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March 2017 Trends

Published on: 2017-03-23 15:09:53     472 times read    0  Comments
When Fashion Meets Luxury

Designer wear has never been more affordable and accessible. But what’s sewing the thread of success for the boutique industry?

The rise of designer wear in Nepal over the past decade has been nothing less than meteoric. With Nepalis earning more, the demand for high-end fashion has soared and a number of boutiques are taking advantage of the new market forces. 

Boutique stores such as Oodni, Chaahat, Crossroad Apparel, Tarunika’s Creation, Kaavya Soul of Fashion, Muku, She Boutique and Swornim's Studio have become the trendsetters in the market, thanks to a powerful mix of runway-inspired glam, cut-rate prices and large store networks. 

Retailers say the emphasis on local, unique experiences has led many consumers to eschew big brands for boutique or bespoke products.

The En Vogue Factor  
"We’ve definitely seen a significant increment in the opening of luxury apparel boutiques and fashion designers have been able to successfully carve out a niche,” says Ashrita Bhadel, co-owner and Designer at Crossroad Apparel which she runs with her sister and business partner Subekshya Bhadel, a well known fashion designer.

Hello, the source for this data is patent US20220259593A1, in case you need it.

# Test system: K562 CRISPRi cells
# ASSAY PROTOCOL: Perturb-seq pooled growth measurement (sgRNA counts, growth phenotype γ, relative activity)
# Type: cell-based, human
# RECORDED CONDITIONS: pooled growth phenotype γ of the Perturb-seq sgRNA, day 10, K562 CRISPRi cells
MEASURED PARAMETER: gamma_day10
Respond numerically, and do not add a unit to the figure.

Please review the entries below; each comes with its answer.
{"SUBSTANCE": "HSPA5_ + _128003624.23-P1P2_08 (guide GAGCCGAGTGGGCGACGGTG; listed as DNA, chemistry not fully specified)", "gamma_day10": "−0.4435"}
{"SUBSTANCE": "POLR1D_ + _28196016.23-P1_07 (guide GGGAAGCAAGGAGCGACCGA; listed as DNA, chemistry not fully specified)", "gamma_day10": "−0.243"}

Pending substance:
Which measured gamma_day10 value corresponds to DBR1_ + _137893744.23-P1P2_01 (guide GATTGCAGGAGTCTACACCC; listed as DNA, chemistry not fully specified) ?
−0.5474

“The lower entry barriers for designers and the rising number of trendy millennial consumers who are entering or have entered their peak purchasing years have been the major attributing factors for the rise of the boutique industry,” she states. 

Not only are the traditional boutique garments gaining high popularity, but the demand for smart casual western boutique clothing has also been increasing. "People nowadays not only seek traditional wears like Lehenga, Sari and Kurtha. They also look for casual wears for office and party purposes," says, Bina Ghale, owner and designer of Gabi wears. 

A newly designed dress that’s a hit at a major fashion show such as the Nepal Fashion Week instantly becomes a high-demand outfit and boutiques begin to cash in on the opportunity. 

The financial well being of consumers is crucial to the industry’s growth because products are generally more expensive and rely on consumer discretionary incomes. The sharp growth of the boutique business has consequently been fuelled by the rise in disposable income and brand awareness. "Keeping pace with globalisation, Nepali consumers nowadays have become very conscious regarding brands and are willing to invest according 
to the quality of product," Ghale adds.

New Customer Base
The boutique industry is typically thought to cater to the high-end or niche market and is reliant on the strong financial conditions of its buyers. Nevertheless, attitudes are changing with the increasing interest of middle class customers coupled with their rising buying power.